Exploring the optimal experimental setup for surface flow velocity measurements using PTV
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Advances in flow monitoring are crucial to increase our knowledge on basin hydrology and to understand the interactions between flow dynamics and infrastructures. In this context, image processing offers great potential for hydraulic monitoring, allowing acquisition of a wide range of measurements with high spatial resolution at relatively low costs. In particular, the particle tracking velocimetry (PTV) algorithm can be used to describe the dynamics of surface flow velocity in both space and time using fixed cameras or unmanned aerial systems (UASs). In this study, analyses allowed exploration of the optimal particle seeding density and frame rate in different configurations. Numerical results provided useful indications for two field experiments that have been carried out with a low-cost quadrocopter equipped with an optical camera to record RGB videos of floating tracers manually distributed over the water surface. Field measurements have been carried out using different natural tracers under diverse hydraulic and morphological conditions; PTV’s processed velocities have been subsequently benchmarked with current meter measurements. The numerical results allowed rapid identification of the experimental configuration (e.g., required particle seeding density, image resolution, particle size, and frame frequency) producing flow velocity fields with high resolution in time and space with good agreement with the benchmark velocity values measured with conventional instruments.
KeywordsRiver flow monitoring Surface flow velocity UAS PTV
All authors made a substantial contribution to this paper. S.F.D. carried out all the numerical analysis, processed the data, analyzed the results, wrote the first draft, and managed the manuscript iterations among authors. S.M. designed the experiment, programmed the codes for numerical simulations, contributed to the interpretation of the results and writing. A.P. contributed to the data analysis, interpretation of the results and helped in writing the first draft. L.M. and C. S. contributed to the interpretation of the results and improvement of the document. All authors contributed to the field measurements.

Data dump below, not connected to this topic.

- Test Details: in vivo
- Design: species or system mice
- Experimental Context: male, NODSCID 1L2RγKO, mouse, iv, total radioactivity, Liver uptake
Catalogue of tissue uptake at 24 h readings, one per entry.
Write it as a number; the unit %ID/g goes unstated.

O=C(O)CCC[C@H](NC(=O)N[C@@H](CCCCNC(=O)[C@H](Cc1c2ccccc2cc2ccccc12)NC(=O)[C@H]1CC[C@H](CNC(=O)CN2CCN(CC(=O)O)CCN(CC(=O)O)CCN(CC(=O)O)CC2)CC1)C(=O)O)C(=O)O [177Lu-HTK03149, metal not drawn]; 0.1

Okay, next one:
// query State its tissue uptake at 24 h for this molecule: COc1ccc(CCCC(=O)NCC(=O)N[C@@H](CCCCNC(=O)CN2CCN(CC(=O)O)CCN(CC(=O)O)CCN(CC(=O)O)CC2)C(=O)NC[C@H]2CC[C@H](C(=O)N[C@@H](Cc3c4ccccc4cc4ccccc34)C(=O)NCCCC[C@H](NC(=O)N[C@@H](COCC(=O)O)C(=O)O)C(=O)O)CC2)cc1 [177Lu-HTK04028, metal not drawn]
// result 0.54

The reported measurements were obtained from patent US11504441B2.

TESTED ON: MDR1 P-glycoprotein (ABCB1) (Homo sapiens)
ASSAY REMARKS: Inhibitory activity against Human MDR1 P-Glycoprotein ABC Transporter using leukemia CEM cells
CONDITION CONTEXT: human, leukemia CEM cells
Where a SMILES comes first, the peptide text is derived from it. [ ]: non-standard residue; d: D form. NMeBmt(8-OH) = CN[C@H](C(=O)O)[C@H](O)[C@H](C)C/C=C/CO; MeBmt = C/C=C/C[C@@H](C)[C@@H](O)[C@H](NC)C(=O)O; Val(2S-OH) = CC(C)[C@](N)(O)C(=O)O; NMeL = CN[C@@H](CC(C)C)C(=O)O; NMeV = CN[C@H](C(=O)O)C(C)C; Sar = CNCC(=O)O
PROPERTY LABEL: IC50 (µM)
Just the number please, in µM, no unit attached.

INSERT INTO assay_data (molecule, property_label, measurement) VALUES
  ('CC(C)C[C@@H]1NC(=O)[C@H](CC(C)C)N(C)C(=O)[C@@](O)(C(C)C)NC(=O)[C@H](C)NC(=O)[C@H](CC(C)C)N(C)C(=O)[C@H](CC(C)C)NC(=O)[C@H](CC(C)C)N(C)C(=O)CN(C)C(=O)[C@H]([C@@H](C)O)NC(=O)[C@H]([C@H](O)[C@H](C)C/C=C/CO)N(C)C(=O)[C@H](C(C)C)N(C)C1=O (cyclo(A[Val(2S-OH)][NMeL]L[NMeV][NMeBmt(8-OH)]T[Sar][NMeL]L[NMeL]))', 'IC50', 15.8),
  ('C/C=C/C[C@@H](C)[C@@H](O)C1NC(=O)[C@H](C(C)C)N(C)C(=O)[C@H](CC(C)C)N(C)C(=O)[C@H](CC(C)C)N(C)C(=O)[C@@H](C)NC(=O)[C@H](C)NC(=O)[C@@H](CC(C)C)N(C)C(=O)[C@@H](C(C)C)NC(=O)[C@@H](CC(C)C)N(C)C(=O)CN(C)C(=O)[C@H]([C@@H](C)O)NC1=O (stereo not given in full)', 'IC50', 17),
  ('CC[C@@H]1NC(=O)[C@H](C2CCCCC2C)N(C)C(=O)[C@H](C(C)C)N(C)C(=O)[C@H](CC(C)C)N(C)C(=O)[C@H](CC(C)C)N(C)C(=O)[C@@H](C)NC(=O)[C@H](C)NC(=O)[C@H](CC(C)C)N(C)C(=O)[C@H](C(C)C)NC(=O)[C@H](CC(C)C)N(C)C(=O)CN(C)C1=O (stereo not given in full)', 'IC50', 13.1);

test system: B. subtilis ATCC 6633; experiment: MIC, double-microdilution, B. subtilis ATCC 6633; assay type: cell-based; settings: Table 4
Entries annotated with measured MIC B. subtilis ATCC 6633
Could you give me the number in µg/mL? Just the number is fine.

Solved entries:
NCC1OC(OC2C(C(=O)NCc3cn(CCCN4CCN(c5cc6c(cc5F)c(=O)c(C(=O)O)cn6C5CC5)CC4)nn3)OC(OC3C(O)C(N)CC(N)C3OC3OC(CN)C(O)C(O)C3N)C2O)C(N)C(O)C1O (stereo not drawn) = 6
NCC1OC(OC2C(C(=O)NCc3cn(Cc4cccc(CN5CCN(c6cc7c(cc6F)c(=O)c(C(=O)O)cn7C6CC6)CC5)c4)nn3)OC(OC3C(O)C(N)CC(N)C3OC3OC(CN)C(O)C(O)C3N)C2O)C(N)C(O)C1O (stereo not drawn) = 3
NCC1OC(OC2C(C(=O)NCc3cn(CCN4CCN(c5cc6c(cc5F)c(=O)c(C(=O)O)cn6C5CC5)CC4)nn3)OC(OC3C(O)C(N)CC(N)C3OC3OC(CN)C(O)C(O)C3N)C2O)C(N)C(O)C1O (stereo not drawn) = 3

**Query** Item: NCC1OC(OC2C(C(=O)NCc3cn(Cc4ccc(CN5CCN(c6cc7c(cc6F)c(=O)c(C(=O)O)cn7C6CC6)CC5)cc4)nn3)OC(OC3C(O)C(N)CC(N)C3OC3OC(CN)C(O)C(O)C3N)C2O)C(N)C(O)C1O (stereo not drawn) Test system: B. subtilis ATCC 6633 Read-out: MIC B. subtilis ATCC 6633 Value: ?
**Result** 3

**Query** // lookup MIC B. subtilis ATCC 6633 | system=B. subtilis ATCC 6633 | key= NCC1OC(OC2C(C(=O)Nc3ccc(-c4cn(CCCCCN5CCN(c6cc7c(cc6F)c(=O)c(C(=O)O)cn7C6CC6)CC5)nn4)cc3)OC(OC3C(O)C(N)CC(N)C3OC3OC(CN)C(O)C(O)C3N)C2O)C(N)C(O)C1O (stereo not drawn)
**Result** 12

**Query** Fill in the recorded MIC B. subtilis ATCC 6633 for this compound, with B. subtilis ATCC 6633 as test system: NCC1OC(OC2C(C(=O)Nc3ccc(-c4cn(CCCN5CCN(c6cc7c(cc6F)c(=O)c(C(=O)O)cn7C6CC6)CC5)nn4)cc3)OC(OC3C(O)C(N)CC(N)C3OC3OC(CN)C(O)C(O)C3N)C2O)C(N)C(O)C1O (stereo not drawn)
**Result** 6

This work has been funded by the COST Action CA16219 “HARMONIOUS—Harmonization of UAS techniques for agricultural and natural ecosystems monitoring” and was carried out within a scientific agreement between the Civil Protection Department of Basilicata, the Interuniversity Consortium for Hydrology (CINID), and the University of Basilicata to the start-up of the Basilicata Hydrologic Risk Center. AP thanks the support of the European Commission under the ELARCH program (Project Reference number 552129-EM-1-2014-1-IT-ERA MUNDUS-EMA21). This publication reflects only the authors’ view and the Commission is not liable for any use that may be made of the information contained herein.
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